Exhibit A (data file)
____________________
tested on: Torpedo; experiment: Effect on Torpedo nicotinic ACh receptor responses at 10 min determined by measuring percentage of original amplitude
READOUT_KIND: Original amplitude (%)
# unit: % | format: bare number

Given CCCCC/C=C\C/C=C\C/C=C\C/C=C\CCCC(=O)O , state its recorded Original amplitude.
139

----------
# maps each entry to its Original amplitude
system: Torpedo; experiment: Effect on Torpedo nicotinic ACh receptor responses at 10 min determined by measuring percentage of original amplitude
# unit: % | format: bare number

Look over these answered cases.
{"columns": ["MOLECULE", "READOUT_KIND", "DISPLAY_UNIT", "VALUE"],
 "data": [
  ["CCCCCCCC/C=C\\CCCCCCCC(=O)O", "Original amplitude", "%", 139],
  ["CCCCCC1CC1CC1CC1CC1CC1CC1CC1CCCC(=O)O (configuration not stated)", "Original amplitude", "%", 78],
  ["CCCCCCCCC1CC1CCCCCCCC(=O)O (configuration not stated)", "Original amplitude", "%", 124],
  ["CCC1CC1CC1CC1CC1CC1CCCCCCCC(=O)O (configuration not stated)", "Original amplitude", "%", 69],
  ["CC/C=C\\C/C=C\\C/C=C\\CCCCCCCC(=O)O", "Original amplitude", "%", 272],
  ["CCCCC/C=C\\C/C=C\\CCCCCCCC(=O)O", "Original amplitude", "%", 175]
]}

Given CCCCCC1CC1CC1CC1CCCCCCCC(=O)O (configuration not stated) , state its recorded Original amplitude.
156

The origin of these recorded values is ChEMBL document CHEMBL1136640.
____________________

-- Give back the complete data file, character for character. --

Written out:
tested on: Torpedo; experiment: Effect on Torpedo nicotinic ACh receptor responses at 10 min determined by measuring percentage of original amplitude
READOUT_KIND: Original amplitude (%)
# unit: % | format: bare number

Given CCCCC/C=C\C/C=C\C/C=C\C/C=C\CCCC(=O)O , state its recorded Original amplitude.
139

----------
# maps each entry to its Original amplitude
system: Torpedo; experiment: Effect on Torpedo nicotinic ACh receptor responses at 10 min determined by measuring percentage of original amplitude
# unit: % | format: bare number

Look over these answered cases.
{"columns": ["MOLECULE", "READOUT_KIND", "DISPLAY_UNIT", "VALUE"],
 "data": [
  ["CCCCCCCC/C=C\\CCCCCCCC(=O)O", "Original amplitude", "%", 139],
  ["CCCCCC1CC1CC1CC1CC1CC1CC1CC1CCCC(=O)O (configuration not stated)", "Original amplitude", "%", 78],
  ["CCCCCCCCC1CC1CCCCCCCC(=O)O (configuration not stated)", "Original amplitude", "%", 124],
  ["CCC1CC1CC1CC1CC1CC1CCCCCCCC(=O)O (configuration not stated)", "Original amplitude", "%", 69],
  ["CC/C=C\\C/C=C\\C/C=C\\CCCCCCCC(=O)O", "Original amplitude", "%", 272],
  ["CCCCC/C=C\\C/C=C\\CCCCCCCC(=O)O", "Original amplitude", "%", 175]
]}

Given CCCCCC1CC1CC1CC1CCCCCCCC(=O)O (configuration not stated) , state its recorded Original amplitude.
156

The origin of these recorded values is ChEMBL document CHEMBL1136640.